A Midsummer Night’s Dream
A comedy by William Shakespeare
Wednesday 12 June 2013 - Saturday 15 June 2013
Sudbury House Hotel, 56 London Street, Faringdon SN7 7AA
Directed by Carolyn Taylor
Producer: Debbie Lock
Performances start 2:00 pm and 8:00 pm. Matinée on Saturday only. Gates open 1 hour earlier.
Tickets: Adult £10. Child (under 16) £5. No concessions.
Tickets were available from our Online Box Office and The Nut Tree, 2 Cornmarket, Faringdon.
An open-air production in aid of the British Heart Foundation in the grounds of Sudbury House Hotel. Bring your own seating, appropriate clothing and picnic as you wish!
‘A Midsummer Night’s Dream’ has been described as “Shakespeare’s happiest comedy” and is particularly suited to performance out of doors. It was originally written in 1595 shortly after he wrote ‘Romeo and Juliet’ and in this play too we are shown that ‘The course of true love never did run smooth’. It was thought originally to have been performed at Court to celebrate a wedding and plans for weddings figure prominently in the action. However when fairies and sprites take an interest in human affairs confusion abounds. We and the characters wonder how much of the fantastical happenings they have dreamed, as love is transformed and misplaced, before being restored so that confusion ends in harmony.
The Scene: Athens and a wood near it.
The Story: Theseus Duke of Athens is preparing for his wedding to Hippolyta but a courtier, Egeus, arrives to complain that his daughter Hermia, betrothed to Demetrius, is defying him, her father and insisting she will marry Lysander instead. Theseus explains that under Athenian law she must obey her father and marry whom he chooses or face either death or be sent into a convent. Lysander and Hermia determine to flee Athens and get married outside the reach of this harsh law. They tell Hermia’s friend Helena their plan. Helena is in love with Demetrius herself and tells him of the planned escape and they follow Hermia and Lysander into the wood, but Demetrius protests he loves only Hermia and tries to send Helena away.
Meanwhile a troop of rustic folk the ‘rude mechanicals’ as Puck later calls them, are planning an entertainment for Theseus’ wedding. It is to be a play of the story of Pyramus and Thisby. They decide to go to the wood to rehearse.
In the wood, all is not well among the fairies. Oberon and Titania the Fairy King and Queen are at odds because Titania has taken Oberon’s favourite page to be her servant. Oberon plans his revenge with his henchman Puck, whom he sends to find a flower that contains the magic from Cupid’s arrow and makes anyone fall in love with the first thing or person they see upon waking, if the juice is poured into their sleeping eyes. While Puck finds the flower, Oberon overhears Helena and Demetrius as they search for Hermia and Lysander. Helena is protesting her love but Demetrius scorns her cruelly. When Puck returns, Oberon tells him to take some of the magic flower potion and find a young man of Athens and pour it in his eyes to make him love the maiden he has treated so cruelly. Puck goes off in search of this man but of course makes a mistake and finds Lysander and Hermia sleeping. He pours the juice into Lysander’s eye. When he wakes the first person Lysander sees is Helena and he falls in love with her.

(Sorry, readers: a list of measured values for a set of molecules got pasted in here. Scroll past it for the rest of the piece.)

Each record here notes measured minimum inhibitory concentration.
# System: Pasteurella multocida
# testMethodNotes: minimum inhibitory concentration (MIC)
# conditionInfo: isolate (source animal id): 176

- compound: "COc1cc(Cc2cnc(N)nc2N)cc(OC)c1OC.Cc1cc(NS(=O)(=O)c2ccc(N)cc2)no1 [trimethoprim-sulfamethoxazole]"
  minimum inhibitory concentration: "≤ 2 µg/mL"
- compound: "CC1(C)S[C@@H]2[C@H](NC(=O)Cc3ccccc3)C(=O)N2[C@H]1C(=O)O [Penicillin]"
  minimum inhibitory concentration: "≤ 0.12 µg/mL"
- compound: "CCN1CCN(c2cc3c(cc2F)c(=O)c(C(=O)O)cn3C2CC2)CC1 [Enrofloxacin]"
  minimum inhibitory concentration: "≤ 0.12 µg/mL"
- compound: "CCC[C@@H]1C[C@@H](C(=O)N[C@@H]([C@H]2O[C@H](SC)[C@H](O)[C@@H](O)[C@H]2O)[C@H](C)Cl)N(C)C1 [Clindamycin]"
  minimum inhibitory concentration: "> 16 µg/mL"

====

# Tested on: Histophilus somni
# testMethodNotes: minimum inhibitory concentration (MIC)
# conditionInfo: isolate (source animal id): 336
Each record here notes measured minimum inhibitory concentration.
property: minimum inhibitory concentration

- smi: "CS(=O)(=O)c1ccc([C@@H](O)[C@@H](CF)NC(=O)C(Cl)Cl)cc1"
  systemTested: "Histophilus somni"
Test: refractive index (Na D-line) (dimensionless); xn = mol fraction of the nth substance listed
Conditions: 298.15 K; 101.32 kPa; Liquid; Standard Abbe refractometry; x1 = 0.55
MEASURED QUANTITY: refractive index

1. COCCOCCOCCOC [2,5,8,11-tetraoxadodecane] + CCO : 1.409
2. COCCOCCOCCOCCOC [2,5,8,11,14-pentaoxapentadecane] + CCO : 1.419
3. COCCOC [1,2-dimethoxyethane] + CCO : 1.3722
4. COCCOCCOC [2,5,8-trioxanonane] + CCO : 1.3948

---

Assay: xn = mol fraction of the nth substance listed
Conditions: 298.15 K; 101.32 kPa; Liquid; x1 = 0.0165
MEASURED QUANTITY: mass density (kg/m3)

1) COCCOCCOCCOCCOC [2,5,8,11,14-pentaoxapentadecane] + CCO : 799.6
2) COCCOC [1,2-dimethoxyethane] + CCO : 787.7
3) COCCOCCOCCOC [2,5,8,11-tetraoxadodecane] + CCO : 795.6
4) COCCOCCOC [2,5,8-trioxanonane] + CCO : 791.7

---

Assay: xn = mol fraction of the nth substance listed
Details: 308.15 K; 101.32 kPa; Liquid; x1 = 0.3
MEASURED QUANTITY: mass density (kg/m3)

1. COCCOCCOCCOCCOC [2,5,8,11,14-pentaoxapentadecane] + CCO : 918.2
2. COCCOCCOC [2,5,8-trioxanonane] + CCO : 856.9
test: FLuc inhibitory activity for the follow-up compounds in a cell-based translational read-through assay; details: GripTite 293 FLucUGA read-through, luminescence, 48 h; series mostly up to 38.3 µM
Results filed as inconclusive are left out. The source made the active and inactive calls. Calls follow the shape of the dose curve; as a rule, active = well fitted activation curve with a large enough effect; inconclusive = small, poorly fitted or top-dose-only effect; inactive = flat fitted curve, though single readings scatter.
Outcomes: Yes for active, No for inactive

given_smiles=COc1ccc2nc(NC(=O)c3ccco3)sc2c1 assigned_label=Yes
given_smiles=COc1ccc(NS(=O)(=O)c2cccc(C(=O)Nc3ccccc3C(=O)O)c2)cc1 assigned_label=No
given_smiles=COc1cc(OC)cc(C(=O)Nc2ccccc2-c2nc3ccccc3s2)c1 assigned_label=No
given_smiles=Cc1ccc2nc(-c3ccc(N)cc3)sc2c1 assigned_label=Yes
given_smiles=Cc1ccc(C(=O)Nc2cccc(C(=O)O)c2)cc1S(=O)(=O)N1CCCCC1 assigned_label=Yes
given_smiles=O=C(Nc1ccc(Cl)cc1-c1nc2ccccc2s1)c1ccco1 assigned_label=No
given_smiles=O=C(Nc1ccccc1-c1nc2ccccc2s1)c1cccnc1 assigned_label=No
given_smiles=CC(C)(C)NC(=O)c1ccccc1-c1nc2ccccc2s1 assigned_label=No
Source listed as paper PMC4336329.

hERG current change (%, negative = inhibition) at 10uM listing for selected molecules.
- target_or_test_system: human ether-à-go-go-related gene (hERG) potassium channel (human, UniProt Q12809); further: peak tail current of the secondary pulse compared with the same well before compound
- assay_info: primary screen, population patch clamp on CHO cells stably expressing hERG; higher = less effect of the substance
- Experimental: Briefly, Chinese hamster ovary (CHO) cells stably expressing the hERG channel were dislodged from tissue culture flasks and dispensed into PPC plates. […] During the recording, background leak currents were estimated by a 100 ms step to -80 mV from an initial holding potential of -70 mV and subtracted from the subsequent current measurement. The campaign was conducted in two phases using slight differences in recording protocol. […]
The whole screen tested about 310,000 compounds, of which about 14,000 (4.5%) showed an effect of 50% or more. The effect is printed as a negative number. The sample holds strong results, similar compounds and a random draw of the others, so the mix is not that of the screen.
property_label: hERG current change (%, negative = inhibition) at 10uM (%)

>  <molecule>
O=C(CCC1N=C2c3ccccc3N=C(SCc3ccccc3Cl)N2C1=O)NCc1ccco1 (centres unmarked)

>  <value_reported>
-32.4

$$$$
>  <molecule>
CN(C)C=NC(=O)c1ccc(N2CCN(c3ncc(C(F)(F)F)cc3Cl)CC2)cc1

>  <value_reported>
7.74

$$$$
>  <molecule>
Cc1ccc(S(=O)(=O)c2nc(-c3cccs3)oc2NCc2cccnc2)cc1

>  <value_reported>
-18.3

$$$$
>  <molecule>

Oberon waits until the fairies lull Titania to sleep with music and dances then pours the potion into her eyes. While she sleeps the Mechanicals turn up to rehearse their play. Puck watches them and in mischief decides to place an ass’s head on one of them, Bottom. The others run off in fear. When Titania wakes she first sees Bottom with the asses head and falls in love with him. Puck and Oberon are delighted with this but Oberon finds that Puck has charmed the wrong Athenian youth. He sends him to put this right and Puck pours the potion into Demetrius’ eyes as he sleeps. The first person he sees on waking is Helena; so both young men are now in love with Helena and scorning Hermia. Oberon then takes pity on Titania and lifts the charm from her and removes the ass’s head from Bottom. He and Titania make peace again Puck finally gets it right so that Demetrius loves Helena and Lysander loves Hermia again.
Theseus and his train arrive whilst out hunting and find the lovers. It is agreed that everyone can marry the one they love and a triple wedding is scheduled forthwith. The Mechanicals perform their excruciating play at the celebrations to great amusement.
After all is over, the fairies arrive to bestow their blessing.
Cast (in order of appearance):
The Athenian Court: THESEUS (Duke of Athens) - Simon Wisbey
HIPPOLYTA (his betrothed) - Helen Thrower
EGEUS (a courtier) - Gary Field
HERMIA (his daughter) - Verity Roberts
LYSANDER (in love with Hermia) - Adrian Wells
DEMETRIUS (betrothed to Hermia) - Dave Oakes
HELENA (in love with Demetrius) - Karen Irving
PHILOSTRATE (Mistress of Revels) - Jayne Isham
PHAEDRA (attendant to Theseus) - Loren Nicholls
GANYMEDE (attendant to Theseus) - Jake Nicholls
The Rude Mechanicals: Nick BOTTOM (a weaver from Athens) - Andy Pritchard
Peter QUINCE (court worker) - Vern Dunkley
Francis FLUTE (court worker) - Austen Roberts
Mrs SNOUT (court worker) - Sarah Varnom
Mrs STARVELING (court worker) - Joan Lee
Mrs SNUG (court worker) - Emma Riddle
Moonshine’s Dog - Erik
Fairies and Sprites: PUCK (a Sprite) - Debbie Lock
OBERON (King of the Fairies) - Dominic Bullock
TITANIA (Queen of the Fairies) - Janie Eyre-Brook
COBWEB (a Fairy) - Lottie Allum
PEASE BLOSSOM (a Fairy) - Imogen Hunt
MOTH (a Fairy) - Caitlin Nicholls
MUSTARD SEED (a Fairy) - Ellie Hickman
CHANGELING BOY - Leo Thrower
See programme for further details.
Production No.173 (5 shows were performed over 4 days)